As part of his recent efforts to expand his knowledge of different cultures, the Camel recently consumed a large quantity of jelly doughnuts and potato latkes to better experience the Jewish tradition of Hanukkah. As a result, he is seen above suffering from intense stomach pains, attempting to alleviate his suffering with antacids and rest. The Camel’s binging episode has left him in great discomfort and unable to sleep, and may cause him to question the wisdom of his decision to explore Hanukkah and Jewish culinary tradition.
Before becoming dissuaded from further exploration into Jewish culture, the Camel might be wise to reference John Cooper’s book Eat and Be Satisfied: A Social History of Jewish Food. Cooper notes that, historically, Jews have consumed fried foods on Hanukkah to symbolize the miracle of oil that burned for eight days while the Jews defended themselves against Greek soldiers in the 2nd century B.C.1 Thus, the doughnuts serve as a reminder of the historical struggles of Jews, and their ultimate perseverance through adversity.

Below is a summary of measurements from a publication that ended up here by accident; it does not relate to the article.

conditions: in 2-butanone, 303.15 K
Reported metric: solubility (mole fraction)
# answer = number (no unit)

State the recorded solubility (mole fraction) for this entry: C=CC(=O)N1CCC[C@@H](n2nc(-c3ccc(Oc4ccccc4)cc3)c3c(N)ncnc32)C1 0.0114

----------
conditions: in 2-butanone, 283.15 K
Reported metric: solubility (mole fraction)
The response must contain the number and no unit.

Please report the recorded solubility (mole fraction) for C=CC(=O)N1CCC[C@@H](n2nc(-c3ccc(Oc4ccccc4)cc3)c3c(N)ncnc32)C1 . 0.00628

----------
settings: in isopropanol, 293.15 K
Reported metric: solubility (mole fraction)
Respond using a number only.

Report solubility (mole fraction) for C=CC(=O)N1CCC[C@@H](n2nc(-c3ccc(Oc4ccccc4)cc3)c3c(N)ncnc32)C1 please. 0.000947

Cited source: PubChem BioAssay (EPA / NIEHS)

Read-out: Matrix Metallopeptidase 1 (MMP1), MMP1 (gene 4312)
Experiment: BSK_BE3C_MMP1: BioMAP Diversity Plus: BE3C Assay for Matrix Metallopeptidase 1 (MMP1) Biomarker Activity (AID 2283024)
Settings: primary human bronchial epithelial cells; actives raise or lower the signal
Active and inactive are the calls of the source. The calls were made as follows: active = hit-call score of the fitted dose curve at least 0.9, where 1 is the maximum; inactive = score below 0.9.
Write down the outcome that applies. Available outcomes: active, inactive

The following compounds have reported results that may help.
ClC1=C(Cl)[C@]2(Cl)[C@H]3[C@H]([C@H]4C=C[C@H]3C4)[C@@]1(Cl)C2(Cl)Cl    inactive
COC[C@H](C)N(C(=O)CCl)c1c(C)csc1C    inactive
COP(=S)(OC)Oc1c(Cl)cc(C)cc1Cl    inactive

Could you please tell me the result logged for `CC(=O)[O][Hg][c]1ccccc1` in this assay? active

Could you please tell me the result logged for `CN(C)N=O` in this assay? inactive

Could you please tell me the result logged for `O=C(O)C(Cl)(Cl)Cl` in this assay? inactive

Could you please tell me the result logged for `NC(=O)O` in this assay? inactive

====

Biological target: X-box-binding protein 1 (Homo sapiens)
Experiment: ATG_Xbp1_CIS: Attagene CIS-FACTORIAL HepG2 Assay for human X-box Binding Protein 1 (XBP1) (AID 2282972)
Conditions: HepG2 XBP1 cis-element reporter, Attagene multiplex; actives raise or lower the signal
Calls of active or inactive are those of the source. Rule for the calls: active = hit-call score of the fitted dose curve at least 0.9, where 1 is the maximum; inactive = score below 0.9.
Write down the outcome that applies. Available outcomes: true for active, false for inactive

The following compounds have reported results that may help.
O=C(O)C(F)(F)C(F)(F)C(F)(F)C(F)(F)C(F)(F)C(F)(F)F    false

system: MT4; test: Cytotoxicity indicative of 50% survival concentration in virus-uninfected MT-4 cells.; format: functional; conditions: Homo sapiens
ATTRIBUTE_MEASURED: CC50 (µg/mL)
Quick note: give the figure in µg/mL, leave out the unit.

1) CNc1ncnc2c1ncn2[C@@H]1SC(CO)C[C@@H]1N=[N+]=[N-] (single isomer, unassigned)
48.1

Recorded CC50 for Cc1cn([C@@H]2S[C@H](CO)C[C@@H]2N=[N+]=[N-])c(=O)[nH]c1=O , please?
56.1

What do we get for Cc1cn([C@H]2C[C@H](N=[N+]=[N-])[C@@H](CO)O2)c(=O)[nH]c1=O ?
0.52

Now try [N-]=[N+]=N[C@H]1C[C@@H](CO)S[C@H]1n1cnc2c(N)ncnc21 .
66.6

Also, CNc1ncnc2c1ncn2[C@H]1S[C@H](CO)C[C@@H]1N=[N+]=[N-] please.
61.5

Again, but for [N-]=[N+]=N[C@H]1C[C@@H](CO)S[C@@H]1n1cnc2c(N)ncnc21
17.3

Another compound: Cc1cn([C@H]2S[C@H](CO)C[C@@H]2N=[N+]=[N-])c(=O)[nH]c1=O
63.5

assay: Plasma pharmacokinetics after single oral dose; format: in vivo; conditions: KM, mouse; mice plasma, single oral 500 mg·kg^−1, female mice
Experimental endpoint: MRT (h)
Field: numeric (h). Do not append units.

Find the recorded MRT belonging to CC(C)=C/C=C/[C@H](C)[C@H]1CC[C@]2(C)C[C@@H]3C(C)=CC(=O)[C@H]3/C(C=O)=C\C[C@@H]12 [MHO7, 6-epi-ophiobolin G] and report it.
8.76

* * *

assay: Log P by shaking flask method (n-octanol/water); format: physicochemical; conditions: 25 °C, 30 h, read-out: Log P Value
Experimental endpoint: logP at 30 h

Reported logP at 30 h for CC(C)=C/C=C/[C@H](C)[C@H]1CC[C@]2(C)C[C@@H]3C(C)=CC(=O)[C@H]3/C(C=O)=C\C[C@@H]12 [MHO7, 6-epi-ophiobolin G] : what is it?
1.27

If the Camel had known the reasoning behind eating fried foods, he might have used the food as an opportunity for reflection rather than an opportunity to over-indulge in fatty delicacies. Indeed, it is valuable for us all to understand the meaning behind the traditions in which we take part, because understanding the history behind our actions gives greater depth to the process, resulting in a more fulfilling, enriching and rewarding experience.
- Cooper, John. Eat and Be Satisfied: A Social History of Jewish Food. Northvale, NJ: Jason Aronson, 1993. Print.